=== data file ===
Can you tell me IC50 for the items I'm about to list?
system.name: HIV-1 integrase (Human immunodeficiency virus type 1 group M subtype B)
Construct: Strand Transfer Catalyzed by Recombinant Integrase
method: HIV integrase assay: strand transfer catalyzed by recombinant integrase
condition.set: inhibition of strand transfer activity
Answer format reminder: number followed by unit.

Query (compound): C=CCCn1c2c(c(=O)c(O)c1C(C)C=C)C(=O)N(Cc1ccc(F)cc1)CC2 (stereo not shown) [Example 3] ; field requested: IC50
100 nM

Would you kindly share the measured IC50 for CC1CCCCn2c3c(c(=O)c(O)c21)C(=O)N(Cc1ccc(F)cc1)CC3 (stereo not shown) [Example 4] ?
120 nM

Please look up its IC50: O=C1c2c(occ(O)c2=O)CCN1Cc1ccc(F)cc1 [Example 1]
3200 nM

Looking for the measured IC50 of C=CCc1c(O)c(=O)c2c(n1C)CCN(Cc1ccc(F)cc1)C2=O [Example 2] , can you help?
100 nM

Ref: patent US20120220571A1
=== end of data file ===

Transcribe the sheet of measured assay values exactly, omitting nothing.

Can you tell me IC50 for the items I'm about to list?
system.name: HIV-1 integrase (Human immunodeficiency virus type 1 group M subtype B)
Construct: Strand Transfer Catalyzed by Recombinant Integrase
method: HIV integrase assay: strand transfer catalyzed by recombinant integrase
condition.set: inhibition of strand transfer activity
Answer format reminder: number followed by unit.

Query (compound): C=CCCn1c2c(c(=O)c(O)c1C(C)C=C)C(=O)N(Cc1ccc(F)cc1)CC2 (stereo not shown) [Example 3] ; field requested: IC50
100 nM

Would you kindly share the measured IC50 for CC1CCCCn2c3c(c(=O)c(O)c21)C(=O)N(Cc1ccc(F)cc1)CC3 (stereo not shown) [Example 4] ?
120 nM

Please look up its IC50: O=C1c2c(occ(O)c2=O)CCN1Cc1ccc(F)cc1 [Example 1]
3200 nM

Looking for the measured IC50 of C=CCc1c(O)c(=O)c2c(n1C)CCN(Cc1ccc(F)cc1)C2=O [Example 2] , can you help?
100 nM

Ref: patent US20120220571A1